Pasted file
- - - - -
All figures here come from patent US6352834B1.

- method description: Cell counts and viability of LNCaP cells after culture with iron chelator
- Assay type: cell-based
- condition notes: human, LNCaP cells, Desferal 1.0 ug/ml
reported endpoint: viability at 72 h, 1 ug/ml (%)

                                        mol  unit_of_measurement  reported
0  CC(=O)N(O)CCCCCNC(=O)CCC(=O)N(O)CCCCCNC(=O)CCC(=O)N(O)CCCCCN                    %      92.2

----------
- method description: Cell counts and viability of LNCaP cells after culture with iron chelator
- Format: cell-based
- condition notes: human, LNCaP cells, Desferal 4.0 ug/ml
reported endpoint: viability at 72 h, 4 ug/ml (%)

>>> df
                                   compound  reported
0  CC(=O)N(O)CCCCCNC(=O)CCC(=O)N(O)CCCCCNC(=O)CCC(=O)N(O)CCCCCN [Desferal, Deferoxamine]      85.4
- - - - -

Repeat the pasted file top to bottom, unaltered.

All figures here come from patent US6352834B1.

- method description: Cell counts and viability of LNCaP cells after culture with iron chelator
- Assay type: cell-based
- condition notes: human, LNCaP cells, Desferal 1.0 ug/ml
reported endpoint: viability at 72 h, 1 ug/ml (%)

                                        mol  unit_of_measurement  reported
0  CC(=O)N(O)CCCCCNC(=O)CCC(=O)N(O)CCCCCNC(=O)CCC(=O)N(O)CCCCCN                    %      92.2

----------
- method description: Cell counts and viability of LNCaP cells after culture with iron chelator
- Format: cell-based
- condition notes: human, LNCaP cells, Desferal 4.0 ug/ml
reported endpoint: viability at 72 h, 4 ug/ml (%)

>>> df
                                   compound  reported
0  CC(=O)N(O)CCCCCNC(=O)CCC(=O)N(O)CCCCCNC(=O)CCC(=O)N(O)CCCCCN [Desferal, Deferoxamine]      85.4